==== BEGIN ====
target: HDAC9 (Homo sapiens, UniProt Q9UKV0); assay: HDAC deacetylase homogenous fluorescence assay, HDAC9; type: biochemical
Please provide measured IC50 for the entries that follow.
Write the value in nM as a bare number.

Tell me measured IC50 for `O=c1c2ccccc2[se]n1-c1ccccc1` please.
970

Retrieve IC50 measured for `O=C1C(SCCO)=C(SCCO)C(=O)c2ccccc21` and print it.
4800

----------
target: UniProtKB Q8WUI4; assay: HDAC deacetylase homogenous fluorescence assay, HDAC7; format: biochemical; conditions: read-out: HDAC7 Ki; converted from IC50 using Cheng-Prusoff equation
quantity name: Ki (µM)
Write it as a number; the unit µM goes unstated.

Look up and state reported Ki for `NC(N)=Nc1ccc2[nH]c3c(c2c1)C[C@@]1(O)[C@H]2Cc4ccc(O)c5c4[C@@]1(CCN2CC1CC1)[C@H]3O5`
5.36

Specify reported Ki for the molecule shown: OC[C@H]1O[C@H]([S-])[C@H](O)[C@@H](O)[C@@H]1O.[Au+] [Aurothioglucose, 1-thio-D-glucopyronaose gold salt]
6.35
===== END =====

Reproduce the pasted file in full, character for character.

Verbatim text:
target: HDAC9 (Homo sapiens, UniProt Q9UKV0); assay: HDAC deacetylase homogenous fluorescence assay, HDAC9; type: biochemical
Please provide measured IC50 for the entries that follow.
Write the value in nM as a bare number.

Tell me measured IC50 for `O=c1c2ccccc2[se]n1-c1ccccc1` please.
970

Retrieve IC50 measured for `O=C1C(SCCO)=C(SCCO)C(=O)c2ccccc21` and print it.
4800

----------
target: UniProtKB Q8WUI4; assay: HDAC deacetylase homogenous fluorescence assay, HDAC7; format: biochemical; conditions: read-out: HDAC7 Ki; converted from IC50 using Cheng-Prusoff equation
quantity name: Ki (µM)
Write it as a number; the unit µM goes unstated.

Look up and state reported Ki for `NC(N)=Nc1ccc2[nH]c3c(c2c1)C[C@@]1(O)[C@H]2Cc4ccc(O)c5c4[C@@]1(CCN2CC1CC1)[C@H]3O5`
5.36

Specify reported Ki for the molecule shown: OC[C@H]1O[C@H]([S-])[C@H](O)[C@@H](O)[C@@H]1O.[Au+] [Aurothioglucose, 1-thio-D-glucopyronaose gold salt]
6.35